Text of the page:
theme(panel.grid = element_blank())
```

Our next step is to fit proper models to the data. First, we will refit `fit11.8`

from last chapter. Then we’ll fit the clog-log analogue to the same model. The two models, respectively, follow the form

\[ \begin{align*} \operatorname{logit} h(t_{ij}) & = [\alpha_7 D_{7ij} + \alpha_8 D_{8ij} + \cdots + \alpha_{12} D_{12ij}] + [\beta_1 \text{PT}_i ] \; \text{and} \\ \operatorname{clog-log} h(t_{ij}) & = [\alpha_7 D_{7ij} + \alpha_8 D_{8ij} + \cdots + \alpha_{12} D_{12ij}] + [\beta_1 \text{PT}_i ]. \end{align*} \]

Fit the models.

```
# logit
.8 <-
fit11brm(data = sex_pp,
family = binomial,
| trials(1) ~ 0 + d7 + d8 + d9 + d10 + d11 + d12 + pt,
event prior(normal(0, 4), class = b),
chains = 4, cores = 4, iter = 2000, warmup = 1000,
seed = 11,
file = "fits/fit11.08")
# clog-log
.15 <-
fit12brm(data = sex_pp,
family = binomial(link = cloglog),
| trials(1) ~ 0 + d7 + d8 + d9 + d10 + d11 + d12 + pt,
event prior(normal(0, 4), class = b),
chains = 4, cores = 4, iter = 2000, warmup = 1000,
seed = 12,
file = "fits/fit12.15")
```

Both models used the binomial likelihood. They only differed in which link function we used to transform the data. To further explicate, we can more fully write out our Bayesian clog-log model as

\[ \begin{align*} \text{event}_{ij} & = \operatorname{Binomial}(n = 1, p_{ij}) \\ \operatorname{clog-log} (p_{ij}) & = [\alpha_7 D_{7ij} + \alpha_8 D_{8ij} + \cdots + \alpha_{12} D_{12ij}] + [\beta_1 \text{PT}_{1i} ] \\ \alpha_7, \alpha_8, ..., \alpha_{12} & \sim \operatorname{Normal}(0, 4) \\ \beta_1 & \sim \operatorname{Normal}(0, 4). \end{align*} \]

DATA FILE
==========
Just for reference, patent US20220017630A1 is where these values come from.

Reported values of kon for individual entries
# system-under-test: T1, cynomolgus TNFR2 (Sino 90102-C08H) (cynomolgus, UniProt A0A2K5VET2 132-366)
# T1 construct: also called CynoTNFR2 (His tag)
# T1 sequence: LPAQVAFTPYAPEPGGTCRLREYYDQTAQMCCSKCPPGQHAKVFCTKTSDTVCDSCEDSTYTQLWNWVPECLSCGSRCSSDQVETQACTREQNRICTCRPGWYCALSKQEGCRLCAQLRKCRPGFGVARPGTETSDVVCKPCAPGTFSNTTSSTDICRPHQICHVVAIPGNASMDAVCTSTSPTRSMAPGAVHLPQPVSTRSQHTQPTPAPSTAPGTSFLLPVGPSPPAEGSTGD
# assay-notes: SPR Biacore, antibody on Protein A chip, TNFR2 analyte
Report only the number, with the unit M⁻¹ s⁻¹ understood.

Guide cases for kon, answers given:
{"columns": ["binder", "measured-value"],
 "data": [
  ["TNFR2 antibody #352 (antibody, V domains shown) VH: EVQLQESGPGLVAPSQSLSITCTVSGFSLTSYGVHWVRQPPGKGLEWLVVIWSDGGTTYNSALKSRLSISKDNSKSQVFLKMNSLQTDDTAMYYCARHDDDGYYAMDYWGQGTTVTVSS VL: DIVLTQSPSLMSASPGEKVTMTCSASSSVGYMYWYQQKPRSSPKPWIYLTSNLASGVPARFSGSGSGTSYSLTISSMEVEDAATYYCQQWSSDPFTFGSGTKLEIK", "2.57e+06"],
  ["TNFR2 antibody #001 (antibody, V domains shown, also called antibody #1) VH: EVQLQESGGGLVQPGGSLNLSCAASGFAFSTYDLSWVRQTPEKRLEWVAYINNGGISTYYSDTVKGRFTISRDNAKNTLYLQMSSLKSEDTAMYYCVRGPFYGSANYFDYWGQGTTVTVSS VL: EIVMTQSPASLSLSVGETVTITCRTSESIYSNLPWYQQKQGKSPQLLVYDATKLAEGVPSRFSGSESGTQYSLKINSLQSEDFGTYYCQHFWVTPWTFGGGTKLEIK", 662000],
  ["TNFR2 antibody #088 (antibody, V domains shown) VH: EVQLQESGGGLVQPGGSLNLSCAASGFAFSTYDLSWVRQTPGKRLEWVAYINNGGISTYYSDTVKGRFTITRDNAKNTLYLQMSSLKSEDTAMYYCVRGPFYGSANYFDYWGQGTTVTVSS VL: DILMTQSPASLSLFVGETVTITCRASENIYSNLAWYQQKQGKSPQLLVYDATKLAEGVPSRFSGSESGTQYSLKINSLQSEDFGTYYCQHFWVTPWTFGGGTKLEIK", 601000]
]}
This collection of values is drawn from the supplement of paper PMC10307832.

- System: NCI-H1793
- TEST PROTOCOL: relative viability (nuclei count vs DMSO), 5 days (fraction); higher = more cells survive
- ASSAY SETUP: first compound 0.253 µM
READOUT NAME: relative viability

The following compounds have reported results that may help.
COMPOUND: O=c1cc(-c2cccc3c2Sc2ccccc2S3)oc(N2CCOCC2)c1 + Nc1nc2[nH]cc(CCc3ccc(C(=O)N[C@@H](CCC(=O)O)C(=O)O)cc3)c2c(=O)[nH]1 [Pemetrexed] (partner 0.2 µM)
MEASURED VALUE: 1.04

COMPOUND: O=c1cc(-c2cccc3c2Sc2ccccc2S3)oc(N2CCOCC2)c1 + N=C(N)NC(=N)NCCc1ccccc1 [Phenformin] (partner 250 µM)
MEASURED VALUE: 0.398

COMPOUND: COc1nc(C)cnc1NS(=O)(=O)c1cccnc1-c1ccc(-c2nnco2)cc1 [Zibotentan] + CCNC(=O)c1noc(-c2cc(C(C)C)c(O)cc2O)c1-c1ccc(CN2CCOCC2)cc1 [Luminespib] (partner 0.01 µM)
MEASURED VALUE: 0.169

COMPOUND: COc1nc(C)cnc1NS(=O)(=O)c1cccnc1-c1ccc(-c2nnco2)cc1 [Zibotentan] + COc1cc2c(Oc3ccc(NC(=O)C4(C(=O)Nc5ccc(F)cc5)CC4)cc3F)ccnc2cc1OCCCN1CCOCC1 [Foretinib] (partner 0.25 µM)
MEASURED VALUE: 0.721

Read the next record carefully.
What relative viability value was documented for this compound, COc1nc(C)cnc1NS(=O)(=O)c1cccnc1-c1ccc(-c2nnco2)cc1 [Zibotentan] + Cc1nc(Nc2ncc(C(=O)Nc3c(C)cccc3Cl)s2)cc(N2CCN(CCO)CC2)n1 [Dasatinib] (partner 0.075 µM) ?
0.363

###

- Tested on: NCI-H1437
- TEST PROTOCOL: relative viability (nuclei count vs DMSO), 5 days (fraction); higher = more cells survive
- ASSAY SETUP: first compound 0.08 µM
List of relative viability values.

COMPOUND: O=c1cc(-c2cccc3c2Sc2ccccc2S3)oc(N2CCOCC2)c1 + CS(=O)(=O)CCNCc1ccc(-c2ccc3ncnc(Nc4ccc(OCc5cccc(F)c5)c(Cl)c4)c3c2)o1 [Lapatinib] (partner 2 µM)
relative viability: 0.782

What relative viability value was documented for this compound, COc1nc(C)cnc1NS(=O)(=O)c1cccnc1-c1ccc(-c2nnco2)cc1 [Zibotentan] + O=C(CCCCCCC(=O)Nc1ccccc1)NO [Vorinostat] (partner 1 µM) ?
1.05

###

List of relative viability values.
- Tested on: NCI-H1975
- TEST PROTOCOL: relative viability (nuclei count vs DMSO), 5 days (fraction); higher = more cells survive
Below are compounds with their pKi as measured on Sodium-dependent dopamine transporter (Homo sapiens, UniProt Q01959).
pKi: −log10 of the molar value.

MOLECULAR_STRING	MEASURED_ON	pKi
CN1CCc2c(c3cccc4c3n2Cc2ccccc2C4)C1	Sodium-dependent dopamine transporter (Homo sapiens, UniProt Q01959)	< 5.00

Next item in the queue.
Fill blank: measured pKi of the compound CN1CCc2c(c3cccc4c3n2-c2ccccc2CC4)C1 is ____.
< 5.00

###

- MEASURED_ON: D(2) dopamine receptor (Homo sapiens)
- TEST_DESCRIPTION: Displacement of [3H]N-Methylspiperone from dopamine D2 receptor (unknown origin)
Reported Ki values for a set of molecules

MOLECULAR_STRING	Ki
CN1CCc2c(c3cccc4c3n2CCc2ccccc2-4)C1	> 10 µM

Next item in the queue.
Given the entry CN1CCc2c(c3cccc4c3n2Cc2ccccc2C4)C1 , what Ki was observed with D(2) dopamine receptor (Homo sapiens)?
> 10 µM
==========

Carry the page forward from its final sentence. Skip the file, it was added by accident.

Here are the posterior means for `fit11.8`

and `fit12.15`

, as depicted in the firs three columns of Table 12.3.

```
<-
pars bind_rows(fixef(fit11.8) %>% data.frame() %>% rownames_to_column("par"),
fixef(fit12.15) %>% data.frame() %>% rownames_to_column("par")) %>%
mutate(link = rep(c("logit", "clog-log"), each = n() / 2),
par = factor(par, levels = c(str_c("d", 7:12), "pt")))
%>%
pars select(par, link, Estimate) %>%
pivot_wider(names_from = link,
values_from = Estimate) %>%
select(par, `clog-log`, logit) %>%
mutate_if(is.double, round, digits = 4)
```

```
## # A tibble: 7 × 3
## par `clog-log` logit
## <fct> <dbl> <dbl>
## 1 d7 -2.98 -3.02
## 2 d8 -3.69 -3.73
## 3 d9 -2.32 -2.29
## 4 d10 -1.90 -1.83
## 5 d11 -1.77 -1.65
## 6 d12 -1.35 -1.18
## 7 pt 0.765 0.863
```

They might be easier to compare in a coefficient plot.

```
%>%
pars ggplot(aes(x = link, y = Estimate, ymin = Q2.5, ymax = Q97.5)) +
geom_pointrange() +
labs(x = NULL,
y = "transformed hazard") +
coord_flip() +
theme(axis.text.y = element_text(hjust = 0),
panel.grid = element_blank()) +
facet_wrap(~ par, ncol = 1)
```

Instead of comparing them with deviance values, we will compare the two models using Bayesian information criteria. For simplicity, we’ll focus on the LOO.

```
.15 <- add_criterion(fit12.15, c("loo", "waic"))
fit12
loo_compare(fit12.15, fit11.8, criterion = "loo") %>% print(simplify = F)
```

```
## elpd_diff se_diff elpd_loo se_elpd_loo p_loo se_p_loo looic se_looic
## fit12.15 0.0 0.0 -324.3 17.6 7.1 0.5 648.6 35.2
## fit11.8 -0.2 0.2 -324.5 17.6 7.2 0.6 649.0 35.3
```

`model_weights(fit12.15, fit11.8, weights = "loo") %>% round(digits = 3)`

```
## fit12.15 fit11.8
## 0.548 0.452
```

From a LOO perspective, they’re basically the same. The parameter summaries are also quite similar between the two models. A coefficient plot might make it easy to see. “Numerical similarity is common when fitting identical models with alternate link functions (and net risks of event occurrence are low) and suggests that choice of a link function should depend on other considerations” (p. 423).